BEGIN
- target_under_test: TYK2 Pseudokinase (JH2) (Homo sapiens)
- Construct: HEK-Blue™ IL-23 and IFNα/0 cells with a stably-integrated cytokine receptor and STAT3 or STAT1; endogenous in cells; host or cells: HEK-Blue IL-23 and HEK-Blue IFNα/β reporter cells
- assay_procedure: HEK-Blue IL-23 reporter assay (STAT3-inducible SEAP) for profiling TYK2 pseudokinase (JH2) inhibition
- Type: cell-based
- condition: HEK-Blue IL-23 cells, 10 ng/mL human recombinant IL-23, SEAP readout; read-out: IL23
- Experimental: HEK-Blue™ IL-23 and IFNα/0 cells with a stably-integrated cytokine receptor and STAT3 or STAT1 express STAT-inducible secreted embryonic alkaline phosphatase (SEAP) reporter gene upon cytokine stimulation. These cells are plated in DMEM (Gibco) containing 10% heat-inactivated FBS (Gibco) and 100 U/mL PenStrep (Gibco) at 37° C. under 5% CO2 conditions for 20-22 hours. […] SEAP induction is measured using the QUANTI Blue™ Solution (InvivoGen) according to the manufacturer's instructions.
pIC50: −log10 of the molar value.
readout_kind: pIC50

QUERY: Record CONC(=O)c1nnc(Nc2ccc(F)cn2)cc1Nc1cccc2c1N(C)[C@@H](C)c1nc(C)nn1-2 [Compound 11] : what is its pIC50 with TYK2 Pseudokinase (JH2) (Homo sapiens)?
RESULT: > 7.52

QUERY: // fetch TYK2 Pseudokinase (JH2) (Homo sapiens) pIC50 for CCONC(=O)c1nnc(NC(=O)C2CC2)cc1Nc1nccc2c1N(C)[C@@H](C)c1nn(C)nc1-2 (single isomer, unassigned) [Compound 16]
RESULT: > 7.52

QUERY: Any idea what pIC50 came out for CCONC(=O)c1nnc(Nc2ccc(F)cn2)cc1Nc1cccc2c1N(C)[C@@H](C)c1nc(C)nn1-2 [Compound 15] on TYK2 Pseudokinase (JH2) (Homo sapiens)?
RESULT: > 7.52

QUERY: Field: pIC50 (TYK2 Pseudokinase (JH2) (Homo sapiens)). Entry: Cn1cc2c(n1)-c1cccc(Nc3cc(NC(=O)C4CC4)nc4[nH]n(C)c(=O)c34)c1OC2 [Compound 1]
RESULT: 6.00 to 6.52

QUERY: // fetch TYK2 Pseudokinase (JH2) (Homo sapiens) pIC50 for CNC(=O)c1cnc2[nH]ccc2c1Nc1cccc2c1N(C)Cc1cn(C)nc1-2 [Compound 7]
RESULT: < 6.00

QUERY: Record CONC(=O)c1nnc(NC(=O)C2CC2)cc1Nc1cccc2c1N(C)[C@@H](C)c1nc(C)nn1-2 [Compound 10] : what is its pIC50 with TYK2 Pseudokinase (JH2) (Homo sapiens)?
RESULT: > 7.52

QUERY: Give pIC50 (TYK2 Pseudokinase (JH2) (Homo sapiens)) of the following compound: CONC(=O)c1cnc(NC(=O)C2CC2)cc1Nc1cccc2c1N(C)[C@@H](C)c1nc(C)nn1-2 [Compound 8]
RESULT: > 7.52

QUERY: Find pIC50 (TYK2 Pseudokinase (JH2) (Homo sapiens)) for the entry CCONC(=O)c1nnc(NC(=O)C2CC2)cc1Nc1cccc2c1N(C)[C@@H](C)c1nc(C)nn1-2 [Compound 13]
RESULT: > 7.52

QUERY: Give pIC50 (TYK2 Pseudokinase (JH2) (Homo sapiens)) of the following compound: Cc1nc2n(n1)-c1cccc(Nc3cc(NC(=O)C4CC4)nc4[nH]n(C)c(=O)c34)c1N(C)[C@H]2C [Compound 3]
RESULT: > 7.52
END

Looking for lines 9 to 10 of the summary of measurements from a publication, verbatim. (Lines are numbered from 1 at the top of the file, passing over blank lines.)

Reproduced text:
QUERY: Record CONC(=O)c1nnc(Nc2ccc(F)cn2)cc1Nc1cccc2c1N(C)[C@@H](C)c1nc(C)nn1-2 [Compound 11] : what is its pIC50 with TYK2 Pseudokinase (JH2) (Homo sapiens)?
RESULT: > 7.52